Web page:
Urinalysis is an important diagnostic tool in veterinary practice. It is indicated for any patient that presents with polyuria or urinary tract signs, but also a necessary test to perform in conjunction with serum biochemistry.

Urine sediment exams on Christmas day.

Why do some clinicians fail to perform urinalyses even when they are indicated?

Reasons include:

  • clinicians not seeing the importance of obtaining a urine sample
  • the difficulty of obtaining a sample in some situations (the patient may not want to void)
  • no access to an ultrasound for a guided cystocentesis
  • patients not urinating upon bladder expression

Make it a priority

However, it is important clinicians make obtaining a urine sample a priority. Where possible, a sterile sample of urine using ultrasound-guided cystocentesis is recommended, especially when there is a possibility the urine may be sent to an external lab for culture and sensitivity.

For example, we’ve all been in situations were you start a patient on IV fluids only to find an azotemia on blood tests. Now you can’t determine whether it’s a pre-renal or renal cause, as you don’t have a pre-IV fluid urine sample.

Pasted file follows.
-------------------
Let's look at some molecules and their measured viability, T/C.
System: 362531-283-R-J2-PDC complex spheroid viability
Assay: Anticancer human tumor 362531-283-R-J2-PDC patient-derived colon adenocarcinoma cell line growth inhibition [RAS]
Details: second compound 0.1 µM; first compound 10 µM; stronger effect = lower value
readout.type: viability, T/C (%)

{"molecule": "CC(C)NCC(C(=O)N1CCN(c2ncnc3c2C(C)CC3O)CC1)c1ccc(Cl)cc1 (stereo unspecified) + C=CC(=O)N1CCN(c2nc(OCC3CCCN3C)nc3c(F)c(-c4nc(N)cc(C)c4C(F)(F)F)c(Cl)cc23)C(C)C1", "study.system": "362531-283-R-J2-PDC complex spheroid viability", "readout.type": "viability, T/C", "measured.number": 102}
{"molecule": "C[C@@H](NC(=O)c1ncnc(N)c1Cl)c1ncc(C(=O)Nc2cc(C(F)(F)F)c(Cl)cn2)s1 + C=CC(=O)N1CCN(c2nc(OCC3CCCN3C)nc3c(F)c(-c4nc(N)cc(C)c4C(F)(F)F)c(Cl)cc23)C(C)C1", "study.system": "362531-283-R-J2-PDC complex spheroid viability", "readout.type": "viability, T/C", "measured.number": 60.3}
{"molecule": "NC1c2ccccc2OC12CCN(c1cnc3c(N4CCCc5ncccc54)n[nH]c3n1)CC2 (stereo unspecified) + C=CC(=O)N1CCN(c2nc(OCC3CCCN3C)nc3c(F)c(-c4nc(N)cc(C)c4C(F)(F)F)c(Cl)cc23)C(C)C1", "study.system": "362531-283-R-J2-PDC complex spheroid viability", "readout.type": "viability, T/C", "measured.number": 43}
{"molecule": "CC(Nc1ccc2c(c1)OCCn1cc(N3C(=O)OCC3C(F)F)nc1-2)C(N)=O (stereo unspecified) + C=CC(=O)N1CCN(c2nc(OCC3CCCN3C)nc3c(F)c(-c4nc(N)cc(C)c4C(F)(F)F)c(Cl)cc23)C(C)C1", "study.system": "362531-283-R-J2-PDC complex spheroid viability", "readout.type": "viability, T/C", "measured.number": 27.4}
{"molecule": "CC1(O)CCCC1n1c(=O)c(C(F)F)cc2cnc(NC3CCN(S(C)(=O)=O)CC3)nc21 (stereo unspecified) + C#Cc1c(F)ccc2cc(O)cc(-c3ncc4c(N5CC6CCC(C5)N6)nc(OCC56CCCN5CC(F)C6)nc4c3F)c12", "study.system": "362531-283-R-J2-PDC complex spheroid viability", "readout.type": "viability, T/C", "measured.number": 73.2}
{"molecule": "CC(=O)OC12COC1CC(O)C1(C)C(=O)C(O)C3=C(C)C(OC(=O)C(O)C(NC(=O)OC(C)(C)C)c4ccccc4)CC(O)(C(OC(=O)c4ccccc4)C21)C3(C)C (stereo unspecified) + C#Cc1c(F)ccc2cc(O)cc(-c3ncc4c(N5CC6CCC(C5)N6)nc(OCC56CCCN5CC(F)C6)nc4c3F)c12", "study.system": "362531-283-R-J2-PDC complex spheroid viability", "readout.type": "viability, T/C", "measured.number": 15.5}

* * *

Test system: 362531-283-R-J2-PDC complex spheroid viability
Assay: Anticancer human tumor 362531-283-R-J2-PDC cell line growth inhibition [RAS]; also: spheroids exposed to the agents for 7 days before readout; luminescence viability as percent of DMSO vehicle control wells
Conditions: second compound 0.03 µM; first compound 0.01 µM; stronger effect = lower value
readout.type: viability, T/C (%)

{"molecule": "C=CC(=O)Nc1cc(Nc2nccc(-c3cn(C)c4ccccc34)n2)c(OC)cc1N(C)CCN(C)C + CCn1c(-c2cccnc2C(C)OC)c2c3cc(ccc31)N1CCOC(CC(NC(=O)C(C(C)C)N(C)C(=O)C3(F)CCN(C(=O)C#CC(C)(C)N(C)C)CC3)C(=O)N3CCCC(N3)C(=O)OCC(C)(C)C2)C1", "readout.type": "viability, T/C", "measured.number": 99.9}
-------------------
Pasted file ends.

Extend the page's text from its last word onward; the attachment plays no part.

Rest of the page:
Also it would be best to avoid the situation where you have run all other tests available on an ill patient only to find the answer lay in that urinalysis you did not collect earlier.

View your activity >

Leave a Reply

Be the First to Comment!

Notify of


related content

Annamaria Nagy and Sue Dyson investigate some of the advances in diagnostic imaging in horses using studies on techniques to discover injuries.

28 mins

Obstructive feline lower urinary tract disease is a common presentation in general practice. At Gerardo Poli's hospital, temporary relief is generally achieved within 15 minutes of patient arrival.

6 mins

Providing vets and final year veterinary students with valuable "hands-on" canine neutering experience. Book now!

6 mins

Revenue in the veterinary market has remained largely static, but this doesn’t mean growing your practice is a zero-sum game. Graeme Pack and Giles Pugh look at improving compliance.

16 mins

BVNA council member Jasmine Kilpatrick speaks about her first year as a diploma student VN.

6 mins

Sarah Caney examines ways to identify causes of this condition to assign the correct treatment and management options.

24 mins